Waterloo’s new fire station is built to last


It was years in the making, but its built to last.

A dedication ceremony and open house for the new Waterloo fire station at 510 Illinois Avenue took place Saturday, with firefighters from neighboring departments joining city and county officials and the community in celebrating a state-of-the-art facility that will serve Waterloo for generations to come.

The Waterloo Community Fire Protection District broke ground on the 16,000-square-foot building last year after having closed on the purchase of the former site of the Monroe County Nursing Home. The project was completed last month at a total cost of around $2.8 million.

The new building includes 14-by-14-foot doors and four drive-through truck bays — plus a fifth bay that could be modified into a drive-through in the future. There are also offices, showers and restroom facilities for males and females, as well as a training room and exercise facilities.

Pictured in full dress uniform is the Waterloo Fire Department in front of the new fire station located at 510 Illinois Avenue. An official dedication ceremony for the new fire station took place Saturday. (Alan Dooley photo)

The training area also doubles as a temporary shelter for up to 75 displaced persons in case of a large-scale disaster.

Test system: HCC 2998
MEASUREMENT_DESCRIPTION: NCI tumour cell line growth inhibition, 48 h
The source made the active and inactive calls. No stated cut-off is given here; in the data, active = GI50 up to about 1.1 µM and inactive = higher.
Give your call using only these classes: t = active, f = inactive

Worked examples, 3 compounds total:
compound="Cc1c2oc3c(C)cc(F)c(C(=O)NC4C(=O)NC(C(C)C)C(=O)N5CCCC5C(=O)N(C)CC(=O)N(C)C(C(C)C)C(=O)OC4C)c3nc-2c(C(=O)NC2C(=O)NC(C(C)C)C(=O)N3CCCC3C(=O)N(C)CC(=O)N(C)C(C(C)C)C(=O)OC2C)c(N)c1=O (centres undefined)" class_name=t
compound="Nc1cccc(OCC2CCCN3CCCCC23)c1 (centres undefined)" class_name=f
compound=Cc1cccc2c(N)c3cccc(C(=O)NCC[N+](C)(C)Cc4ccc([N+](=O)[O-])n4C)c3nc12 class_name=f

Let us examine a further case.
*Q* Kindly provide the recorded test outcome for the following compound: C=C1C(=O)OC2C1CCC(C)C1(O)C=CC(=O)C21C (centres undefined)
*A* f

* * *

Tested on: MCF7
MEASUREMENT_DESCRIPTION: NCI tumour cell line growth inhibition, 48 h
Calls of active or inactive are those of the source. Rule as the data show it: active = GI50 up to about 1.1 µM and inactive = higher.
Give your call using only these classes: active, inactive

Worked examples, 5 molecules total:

“The project was made possible by the forethought of trustees who were members some 20-plus years ago,” fire district president Mark Brandt said. “They started a new land and building fund.”

This fund, Brandt explained, allowed the district to purchase land and reduce financing by about $1 million.

“On behalf of the Waterloo Community Fire Protection District trustees, I’d like to thank the community for their strong support of the district, our department and this new station,” he said. “We’re certainly proud of the state-of-the-art facility.”

Waterloo Mayor Tom Smith presented a scrapbook of old fire calls and other fire department memories to Brandt and praised the fire district for a job well done.

“Too often, we build buildings for today and not for tomorrow,” Smith said. “The group here that put this together built for tomorrow. You guys did a great job.”

Waterloo Fire Chief Mark Yeager praised the new fire station as an asset to the community.

“It’s a building that not only the fire department can be proud of, but also the community can be proud of,” Yeager said. “We did build this building for the future. It’s a superb building.”

Waterloo Fire Department President Joe Krump tied the past to the present and future of the fire department in his remarks.

“Thank your firemen… for the job they do,” he told the audience. “Because sometimes it is thankless. As we look at this new facility and look toward the future, recall those guys that went before us and did the same because they are the foundation this building was built on.”

Plans for a Memorial Bell Plaza to be built outside the station are in the works. The bronze bell that graced the front of the most recent engine house on Main Street since 1961 and hung outside the old firehouse (City Hall) since 1934 dates back to the late 1800s.

This bell will be featured in the new plaza as a way to pay homage to all those who have served the community as a firefighter.

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